Here's a clever article about weed prevention from Susan Donaldson at the University of Nevada Cooperative Extension written for the Reno Gazette-Journal.
I know it's past time to set New Year's resolutions, but one might have slipped past you.
How about resolving to do a better job controlling your weeds next growing season? Or maybe there's another way to look at it -- what can you do to help your weeds flourish? If you understand what encourages weed growth, you'll know what not to do this year.
Here's a 10-step program to ensure hearty weeds. If that's not your goal, please don't follow these steps.
- Ignore your landscape. Spend as much time as possible in the house so you won't have to see any of those nasty weeds. Wait as long as possible to control them, so that it's extra difficult.
- Clear every speck of vegetation off your property. The bare ground is like a magnet for weeds. They'll come and fill the voids before you know it.
- Don't worry about identifying individual weeds. You can use a one-size-fits-all approach to controlling them -- think shotgun approach.
- Who cares how they reproduce? Just pull them all, including the weeds that spread from root fragments. They can't really be that good at growing back, can they?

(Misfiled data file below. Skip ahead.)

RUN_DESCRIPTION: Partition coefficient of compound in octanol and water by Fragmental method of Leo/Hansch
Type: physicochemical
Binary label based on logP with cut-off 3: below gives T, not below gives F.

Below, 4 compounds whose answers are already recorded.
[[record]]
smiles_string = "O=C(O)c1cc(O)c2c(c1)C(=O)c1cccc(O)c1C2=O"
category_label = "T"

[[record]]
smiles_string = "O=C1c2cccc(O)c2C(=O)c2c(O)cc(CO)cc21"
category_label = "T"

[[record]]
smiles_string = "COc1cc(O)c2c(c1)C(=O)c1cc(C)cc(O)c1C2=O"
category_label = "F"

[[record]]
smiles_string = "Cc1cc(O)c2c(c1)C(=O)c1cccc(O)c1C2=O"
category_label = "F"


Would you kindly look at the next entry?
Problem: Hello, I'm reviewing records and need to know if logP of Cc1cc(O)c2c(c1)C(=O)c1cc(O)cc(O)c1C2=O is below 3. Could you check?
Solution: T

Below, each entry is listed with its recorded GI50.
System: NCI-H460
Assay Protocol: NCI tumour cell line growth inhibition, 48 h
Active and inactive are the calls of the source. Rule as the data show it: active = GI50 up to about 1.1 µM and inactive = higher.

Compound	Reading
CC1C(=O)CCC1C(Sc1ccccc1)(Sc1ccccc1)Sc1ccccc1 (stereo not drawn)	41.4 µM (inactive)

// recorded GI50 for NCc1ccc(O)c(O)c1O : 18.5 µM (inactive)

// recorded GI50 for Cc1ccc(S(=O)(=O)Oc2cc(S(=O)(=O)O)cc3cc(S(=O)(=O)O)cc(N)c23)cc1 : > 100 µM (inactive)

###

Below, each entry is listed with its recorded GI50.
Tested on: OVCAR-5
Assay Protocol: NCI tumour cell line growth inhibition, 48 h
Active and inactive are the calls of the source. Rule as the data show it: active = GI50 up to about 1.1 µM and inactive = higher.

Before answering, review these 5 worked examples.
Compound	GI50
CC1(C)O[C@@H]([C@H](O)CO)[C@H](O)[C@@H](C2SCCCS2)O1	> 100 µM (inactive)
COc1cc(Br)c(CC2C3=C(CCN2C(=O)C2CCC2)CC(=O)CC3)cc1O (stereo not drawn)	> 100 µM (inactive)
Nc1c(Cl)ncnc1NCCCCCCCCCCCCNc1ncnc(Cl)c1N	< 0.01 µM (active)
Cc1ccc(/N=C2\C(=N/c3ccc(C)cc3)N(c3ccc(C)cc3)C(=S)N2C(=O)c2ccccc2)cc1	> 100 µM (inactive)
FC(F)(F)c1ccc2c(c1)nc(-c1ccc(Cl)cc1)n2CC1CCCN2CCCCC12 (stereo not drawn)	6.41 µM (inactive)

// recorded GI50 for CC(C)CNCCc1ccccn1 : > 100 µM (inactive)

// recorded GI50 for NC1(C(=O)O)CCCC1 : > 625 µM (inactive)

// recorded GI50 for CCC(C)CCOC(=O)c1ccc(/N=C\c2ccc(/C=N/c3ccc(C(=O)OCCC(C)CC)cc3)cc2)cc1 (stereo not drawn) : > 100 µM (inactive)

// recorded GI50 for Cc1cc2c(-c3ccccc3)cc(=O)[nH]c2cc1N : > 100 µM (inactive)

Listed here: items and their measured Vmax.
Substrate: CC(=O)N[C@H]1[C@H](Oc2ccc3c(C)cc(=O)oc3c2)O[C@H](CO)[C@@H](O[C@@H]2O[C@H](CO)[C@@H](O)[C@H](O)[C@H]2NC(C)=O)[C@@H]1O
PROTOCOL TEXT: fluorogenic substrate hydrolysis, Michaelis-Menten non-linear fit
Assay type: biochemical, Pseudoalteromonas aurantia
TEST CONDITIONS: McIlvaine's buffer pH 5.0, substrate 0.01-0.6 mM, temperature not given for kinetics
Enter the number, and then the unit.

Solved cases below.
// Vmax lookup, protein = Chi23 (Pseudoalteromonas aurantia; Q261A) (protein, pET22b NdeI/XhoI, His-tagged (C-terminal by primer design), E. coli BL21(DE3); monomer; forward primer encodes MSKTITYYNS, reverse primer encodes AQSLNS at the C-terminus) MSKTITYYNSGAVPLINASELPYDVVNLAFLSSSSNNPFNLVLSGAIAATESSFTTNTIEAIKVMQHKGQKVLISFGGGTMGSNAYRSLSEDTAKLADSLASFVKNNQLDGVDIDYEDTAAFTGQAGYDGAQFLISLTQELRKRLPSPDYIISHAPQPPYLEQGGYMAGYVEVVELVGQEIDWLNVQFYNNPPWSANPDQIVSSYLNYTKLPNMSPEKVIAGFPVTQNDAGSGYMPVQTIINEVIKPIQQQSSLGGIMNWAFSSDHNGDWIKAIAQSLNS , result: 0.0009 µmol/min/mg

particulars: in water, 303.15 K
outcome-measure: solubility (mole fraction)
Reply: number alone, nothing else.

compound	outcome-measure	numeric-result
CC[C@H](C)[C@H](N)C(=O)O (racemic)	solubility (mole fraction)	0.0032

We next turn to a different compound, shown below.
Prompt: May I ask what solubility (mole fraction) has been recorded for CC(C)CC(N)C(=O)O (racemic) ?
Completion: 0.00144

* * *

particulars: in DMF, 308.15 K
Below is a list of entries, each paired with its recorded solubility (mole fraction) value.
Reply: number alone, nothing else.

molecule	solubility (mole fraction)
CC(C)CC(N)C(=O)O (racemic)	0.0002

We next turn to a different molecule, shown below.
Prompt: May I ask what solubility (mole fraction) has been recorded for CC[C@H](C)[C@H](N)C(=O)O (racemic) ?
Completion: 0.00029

- Wait to control the weeds until they've set seed and dried out. That way, you can make sure there's a lot of seed in the soil so the weeds will grow next year.
- Use the cheapest fill dirt and mulch you can find. So what if it's full of weed seeds and roots?
- Plant invasive vegetation. It'll take over and fill all that bare ground.
- Water your weeds. After all, it's too much trouble to restrict irrigation water to just the plants you want.
- When using the chemical shotgun approach, spray everything in sight. Use more than the label says. Spray repeatedly. Ignore the advice on the label. (At this point, I have to advise you that the information on the label is a legal requirement. If you don't follow it carefully, you could be in violation of the law, with large fines and penalties possible. So please don't take my tongue-in--cheek steps seriously!)
- When using pre-emergence herbicides, apply them anytime. Who cares if the weeds have already sprouted. And don't worry about watering them according to label directions -- that doesn't apply to me, does it?
Now that you know how to make your weeds grow, you can start to develop a plan to accomplish just the opposite. Monitor your landscape early and often. Some weeds sprout in February. By learning more about the weeds on your property, you'll be able to identify the best control methods. Once they start to grow, bring samples of the weeds to Cooperative Extension, 5305 Mill St., and we'll identify them for free and provide control recommendations.